November 9, 1950-October 7, 2003
by Paul Wright
On October 7, 2003, long time Prison
Legal News contributing writer James Quigley was found hanging in his cell in the segregation unit of the Northwest State Correctional Facility in St. Albans, Vermont. His death was apparently a suicide.
Jim was one of PLN's early subscribers. In 1996 he became one of our first contributing writers and submitted articles on a regular basis thereafter. An outstanding jailhouse lawyer and outspoken advocate for prisoner rights, Jim and I corresponded regularly for nearly a decade. His ascerbic wit and humor, coupled with a strong intellect and perceptive insights always made his letters enjoyable and anticipated.
In 1980 Jim was sentenced to life in prison by a Broward county court in Florida for the 1979 shooting death of one drug dealer and the shooting of another. Jim challenged his conviction on various grounds over the years and had recently won a Florida state appeals court ruling in his favor. In 2001 Jim transferred from the Florida prison system to Vermont's to be closer to family in the Northeast.
During his imprisonment, Jim became an accomplished jailhouse lawyer, litigating civil rights and criminal cases on behalf of himself and other prisoners as well as working with legislators, journalists and outside advocates and other prisoners for prisoner rights. In addition to PLN, Jim also wrote for, and was a board member of, Florida Prison Legal Perspectives.
Jim had been in segregation for almost four months at the time of his death, apparently in retaliation for being a jailhouse lawyer and advocating for the rights of prisoners.
On October 23, 2003, a memorial for Jim was held in the visiting room of the Northern State Correctional Facility in Newport, Vermont. Attending the memorial were eight local prison activists. Members of the Alliance for Prison Justice (of which Jim was a member), his mother Claire and sister Kelly, and around 25 prisoners who knew him. Janice Ryan, deputy commissioner of corrections was the only Vermont Department of Corrections employee to attend.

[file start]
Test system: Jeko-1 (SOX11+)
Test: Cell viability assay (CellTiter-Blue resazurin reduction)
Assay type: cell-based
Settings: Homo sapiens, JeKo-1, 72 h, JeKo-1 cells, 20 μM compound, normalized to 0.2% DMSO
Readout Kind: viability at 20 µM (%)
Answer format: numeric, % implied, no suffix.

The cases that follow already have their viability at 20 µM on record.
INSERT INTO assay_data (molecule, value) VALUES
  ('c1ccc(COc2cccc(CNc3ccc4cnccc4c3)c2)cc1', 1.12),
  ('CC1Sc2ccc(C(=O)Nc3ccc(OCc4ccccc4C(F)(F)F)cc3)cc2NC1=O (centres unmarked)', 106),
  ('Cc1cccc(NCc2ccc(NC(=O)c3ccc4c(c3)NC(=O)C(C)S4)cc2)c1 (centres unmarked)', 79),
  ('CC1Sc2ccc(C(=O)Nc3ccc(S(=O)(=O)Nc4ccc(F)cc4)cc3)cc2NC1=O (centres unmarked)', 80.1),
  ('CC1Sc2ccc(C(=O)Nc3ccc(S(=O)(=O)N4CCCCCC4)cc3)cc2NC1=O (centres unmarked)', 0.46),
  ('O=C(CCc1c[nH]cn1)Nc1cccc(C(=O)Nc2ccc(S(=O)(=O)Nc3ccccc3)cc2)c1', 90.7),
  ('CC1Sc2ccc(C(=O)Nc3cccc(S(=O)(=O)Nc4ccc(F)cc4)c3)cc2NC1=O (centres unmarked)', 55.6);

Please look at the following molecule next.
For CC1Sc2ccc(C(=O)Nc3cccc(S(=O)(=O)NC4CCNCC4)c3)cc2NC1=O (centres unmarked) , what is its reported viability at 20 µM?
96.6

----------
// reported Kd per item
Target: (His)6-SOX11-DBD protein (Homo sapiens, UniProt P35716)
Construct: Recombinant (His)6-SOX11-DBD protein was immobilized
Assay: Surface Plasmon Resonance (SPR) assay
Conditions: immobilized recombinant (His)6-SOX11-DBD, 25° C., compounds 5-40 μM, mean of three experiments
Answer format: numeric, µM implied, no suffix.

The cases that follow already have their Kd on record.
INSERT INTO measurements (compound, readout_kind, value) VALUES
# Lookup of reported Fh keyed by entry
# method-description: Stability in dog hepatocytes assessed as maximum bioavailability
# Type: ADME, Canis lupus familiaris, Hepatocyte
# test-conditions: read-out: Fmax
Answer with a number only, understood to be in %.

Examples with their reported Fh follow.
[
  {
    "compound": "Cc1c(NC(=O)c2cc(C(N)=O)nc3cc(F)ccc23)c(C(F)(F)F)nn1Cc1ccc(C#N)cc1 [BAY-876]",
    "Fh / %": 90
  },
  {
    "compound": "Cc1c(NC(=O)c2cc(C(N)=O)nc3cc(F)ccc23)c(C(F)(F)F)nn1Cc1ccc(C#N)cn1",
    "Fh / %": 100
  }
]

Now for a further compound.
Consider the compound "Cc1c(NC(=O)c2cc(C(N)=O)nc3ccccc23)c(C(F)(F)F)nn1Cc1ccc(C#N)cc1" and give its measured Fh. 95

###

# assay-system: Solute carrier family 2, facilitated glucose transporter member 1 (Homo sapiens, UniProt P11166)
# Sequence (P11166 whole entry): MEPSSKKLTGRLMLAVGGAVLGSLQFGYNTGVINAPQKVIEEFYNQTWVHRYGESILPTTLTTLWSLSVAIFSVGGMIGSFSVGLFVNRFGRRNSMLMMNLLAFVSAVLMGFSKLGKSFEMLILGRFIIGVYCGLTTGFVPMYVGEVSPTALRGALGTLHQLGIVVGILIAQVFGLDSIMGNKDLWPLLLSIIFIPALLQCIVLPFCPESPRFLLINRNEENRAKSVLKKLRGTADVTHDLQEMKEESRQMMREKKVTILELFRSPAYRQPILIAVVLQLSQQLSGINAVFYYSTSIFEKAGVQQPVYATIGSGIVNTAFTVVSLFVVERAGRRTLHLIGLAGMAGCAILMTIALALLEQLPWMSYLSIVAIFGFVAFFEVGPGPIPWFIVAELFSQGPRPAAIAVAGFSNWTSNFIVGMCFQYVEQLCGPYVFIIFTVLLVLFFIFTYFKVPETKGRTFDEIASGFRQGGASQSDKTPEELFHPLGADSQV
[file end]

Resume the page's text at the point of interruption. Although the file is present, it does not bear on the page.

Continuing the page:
APJ member Doug Brassch described the memorial: "We made tribute to Jim through music, poems, paintings an sharing stories of his life. It was both a sad and wonderful evening filled with love and appreciation-the best that is in all of us filled the room for a few brief hours and we all held the hope for something better."
Several people have commented to me that Jim was the strongest person they have known. His death came as a shock to those who knew him, simply because "he was such a fighter," as Bob Posey, editor of Florida Prison Legal Perspectives said.
Jim will be sadly and sorely missed. I've lost a friend, PLN has lost a vital contributor and the cause of justice has lost a strong and tireless advocate.
Jim is survived by his mother Claire and sister Kelly. Vermont attorney Barry Kade is representing them in securing justice in the wake of Jim's death. PLN is assisting in that effort. Jim's death is being investigated by the Vermont State Patrol and a legislative oversight commission. Jim's death was the fifth death and third suicide in Vermont's prison system during a six month period in 2003. The entire prison system holds around 1,500 prisoners in state and 550 out of state.
At the memorial, Jim's mother Claire said: "Jim has passed the torch on to me and his many devoted friends to continue the struggle." In that spirit, this issue of PLN is dedicated to Jim and his unwavering commitment to the struggle against injustice. PLN is proud to carry on that struggle. Everyone at PLN extends our condolences to Jim's family and many friends and supporters. g
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